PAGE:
This is the second part of the interview, here you can read the first one.
Renton: For the creation of the new artworks are you following the creative process used in the past or are you experimenting also new ways to transform your ideas and feelings into paintings?
Dale Grimshaw: I’m still following the same process. I use a mix of source material I photograph myself and images that I find on the Internet. I make “digital sketches” from this material and use them to construct my compositions before I start painting.
R: You have said that art makes you feel better and this is the reason why you paint. You also said -even if today you already told something different- that the fact people understand and approve your art is very important for you… About these two things, which is the most important for you? What does make you feel better, the act of painting or that people appreciate your art? I don’t mean selling artworks or not, but I’m talking about what you feel…
DG: It’s a tricky one. Obviously the act of painting – I love it, I literally love paint, the texture and feel of it. But it’s tricky, because on the one hand you want people to like your work as it makes you feel validated – and hopefully people buy. But on the other hand I’m at that stage that I feel I’ve got to follow my heart as a painter. I think it’s a dilemma for a lot of artists. You know, I’m not 18 any longer, I may have 20-25 years left to paint if I’m lucky. I will always want to paint regardless of whether or not people buy my paintings. It’s only when you get really established that you are in a position to do more of what you want and you can almost guarantee to take your audience with you.
In the new show I’ve tried to stick to creating all the images I wanted to do. For example there is a piece similar to the “Caliban” woodcut print that is huge, really big, uncommercial you might say, in term of the size, but I really really love it, it’s my favourite piece.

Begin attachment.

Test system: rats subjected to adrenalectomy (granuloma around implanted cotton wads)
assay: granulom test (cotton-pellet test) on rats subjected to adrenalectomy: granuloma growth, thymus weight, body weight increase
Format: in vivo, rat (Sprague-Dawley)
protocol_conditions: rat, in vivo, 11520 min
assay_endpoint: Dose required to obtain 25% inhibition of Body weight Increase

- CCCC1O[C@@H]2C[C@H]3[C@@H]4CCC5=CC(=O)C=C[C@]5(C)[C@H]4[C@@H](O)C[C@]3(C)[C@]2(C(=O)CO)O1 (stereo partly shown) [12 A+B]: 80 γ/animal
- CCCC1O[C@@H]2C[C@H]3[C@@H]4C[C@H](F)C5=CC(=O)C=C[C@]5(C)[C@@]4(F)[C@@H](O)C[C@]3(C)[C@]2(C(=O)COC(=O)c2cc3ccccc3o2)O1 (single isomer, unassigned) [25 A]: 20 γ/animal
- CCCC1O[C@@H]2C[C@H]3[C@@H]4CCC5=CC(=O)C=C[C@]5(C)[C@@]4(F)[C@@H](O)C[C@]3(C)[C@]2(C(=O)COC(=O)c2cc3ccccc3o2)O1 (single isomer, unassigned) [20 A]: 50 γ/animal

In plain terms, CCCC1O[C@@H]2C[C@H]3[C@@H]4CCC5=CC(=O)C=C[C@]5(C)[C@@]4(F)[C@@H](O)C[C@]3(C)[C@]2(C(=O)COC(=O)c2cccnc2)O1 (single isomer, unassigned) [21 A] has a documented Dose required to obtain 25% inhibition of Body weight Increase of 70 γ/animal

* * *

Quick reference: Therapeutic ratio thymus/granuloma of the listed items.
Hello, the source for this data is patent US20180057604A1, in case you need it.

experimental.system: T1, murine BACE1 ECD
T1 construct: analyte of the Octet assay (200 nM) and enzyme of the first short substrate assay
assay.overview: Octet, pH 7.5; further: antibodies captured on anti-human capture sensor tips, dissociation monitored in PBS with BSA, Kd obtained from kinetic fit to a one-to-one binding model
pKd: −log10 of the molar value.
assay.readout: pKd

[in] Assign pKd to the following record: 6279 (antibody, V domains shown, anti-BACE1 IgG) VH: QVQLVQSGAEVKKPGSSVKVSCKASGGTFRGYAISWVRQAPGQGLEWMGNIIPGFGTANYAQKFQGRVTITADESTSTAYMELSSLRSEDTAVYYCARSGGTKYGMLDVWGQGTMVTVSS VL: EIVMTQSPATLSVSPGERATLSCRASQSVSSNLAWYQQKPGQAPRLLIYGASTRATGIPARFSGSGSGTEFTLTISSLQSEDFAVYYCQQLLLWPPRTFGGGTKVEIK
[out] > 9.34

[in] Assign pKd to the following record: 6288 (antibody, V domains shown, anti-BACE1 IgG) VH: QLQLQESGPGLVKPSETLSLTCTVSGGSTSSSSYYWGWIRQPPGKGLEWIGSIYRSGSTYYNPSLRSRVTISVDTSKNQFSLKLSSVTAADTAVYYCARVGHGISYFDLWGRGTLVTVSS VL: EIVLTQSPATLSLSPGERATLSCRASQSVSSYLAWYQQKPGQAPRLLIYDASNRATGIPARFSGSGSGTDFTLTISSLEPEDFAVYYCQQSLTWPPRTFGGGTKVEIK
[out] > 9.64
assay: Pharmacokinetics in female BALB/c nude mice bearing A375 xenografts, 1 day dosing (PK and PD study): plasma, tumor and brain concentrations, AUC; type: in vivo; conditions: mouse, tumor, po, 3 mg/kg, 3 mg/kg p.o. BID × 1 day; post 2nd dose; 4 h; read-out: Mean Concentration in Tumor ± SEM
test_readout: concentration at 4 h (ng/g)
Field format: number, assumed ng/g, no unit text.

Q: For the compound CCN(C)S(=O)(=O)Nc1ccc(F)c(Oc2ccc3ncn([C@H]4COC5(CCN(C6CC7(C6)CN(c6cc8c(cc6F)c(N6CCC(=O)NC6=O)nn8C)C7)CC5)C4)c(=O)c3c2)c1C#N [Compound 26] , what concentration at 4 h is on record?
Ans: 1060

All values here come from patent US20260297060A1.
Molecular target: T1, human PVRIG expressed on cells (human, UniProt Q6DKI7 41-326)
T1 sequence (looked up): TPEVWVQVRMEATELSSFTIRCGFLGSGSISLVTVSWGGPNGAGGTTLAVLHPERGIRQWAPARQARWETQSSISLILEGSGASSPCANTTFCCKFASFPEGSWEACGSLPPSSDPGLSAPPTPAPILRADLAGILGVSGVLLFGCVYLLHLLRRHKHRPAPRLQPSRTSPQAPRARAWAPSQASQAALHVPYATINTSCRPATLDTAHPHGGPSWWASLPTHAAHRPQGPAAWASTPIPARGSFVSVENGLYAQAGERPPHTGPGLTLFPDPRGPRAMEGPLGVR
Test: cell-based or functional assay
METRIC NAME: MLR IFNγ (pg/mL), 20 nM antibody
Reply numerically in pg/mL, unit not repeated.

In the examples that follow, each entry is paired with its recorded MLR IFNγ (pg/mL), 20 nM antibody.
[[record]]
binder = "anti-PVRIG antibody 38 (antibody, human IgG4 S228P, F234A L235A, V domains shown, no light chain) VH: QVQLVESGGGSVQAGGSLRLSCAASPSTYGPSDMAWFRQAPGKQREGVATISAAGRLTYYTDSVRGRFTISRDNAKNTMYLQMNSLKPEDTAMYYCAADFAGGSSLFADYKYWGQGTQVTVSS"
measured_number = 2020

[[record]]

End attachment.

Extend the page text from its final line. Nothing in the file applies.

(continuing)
It’s a hard balance to get but if your lucky enough to follow you heart and people still buy the work, then you are in a win, win situation.
R: You said that your art is very impulsive, it is born from the need to put what you feel on canvas. Looking at your past works it seems most of them have been painted while angry or sad… do you get the same energy and inspiration also when you feel good?
DG: No! I think it’s all in the movement. Some works are not really as melancholic as they seem on the surface. What I describe as movement is the act of painting physical action. So, in a way some of the movement of the figures, that energy as I call it, is a kind of celebration of human physicality and it’s also about being alive! Artists I admire like Caravaggio, Rembrandt and Freud create a very stationary kind of charcter portrait, but what I’m trying to capture is something more about the vibrancy of life itself. So in a way it’s not an obvious sense of being ‘happy’ but I’m trying to capture the human condition in a very positive way. One thing in my life that made a deep impression on me was losing my mum when I was 19. When I went to see her at the Chapel of Rest something really puzzled me. As she was laid out she still looked very like my mum, but somehow she wasn’t my mum. She just seemed empty. I sat there hoping she would sit up ask for a cup of tea and a cigarette. It was a shock to see that spark of living energy had left her forever. It’s that spark, in all it’s variety of moods, happy or sad, that I’m trying to capture.
R: We are almost on the end. Do you know already how many paintings will be in this show more or less?
DG: I think there’s gonna be 18 paintings and some woodcut prints.
R: Do you feel you are at a good point with your work?
DG: Yes I do. But sometimes some of the strongest works come just before the show. Sometimes the works you do just a few days before the show are the best because you have that adrenaline and pressure. I’m a bit nervous, but I do feel in a good place with my work. I’ve worked on the show for 15 months, so the I’ve put a lot into it. Some artists say “I’ve been working on this show for 3 months” but that’s nothing really. As I put more time and care into the paintings I can feel my technique and confidence growing. Today I’m feeling very good about my work, but tomorrow, who knows. That’s the nature of the beast.
R: The last question is more a personal curiosity. I know in the past music has been a huge part of your life and it still plays a fundamental role in your art as you get inspiration from it while painting. You where involved and attracted by punk-rock, is your personal taste changed with time or punk-rock is still your most inspirational kind of music?
DG: It’s changing; I don’t really listen to a lot of punk of late. I’m listening to drum and bass again. I’ve always loved drum & bass and breakbeats.
It depends anyway: while I’m painting fine details there’s no point to have some kind of mad, fast music in the background, it doesn’t really work!
I’m trying to listen to music that fits with what I’m doing. Music it’s very important because while I’m painting my brain can really wander off and I loose concentration – music can really help me to get my focus back.
A big thanks to Dale Grimshaw and Chris Garlick (Signal Gallery Director and joint owner) and best wishes for the exhibition. For who is in London, the preview of “Semi-Detached” is on the 6th October.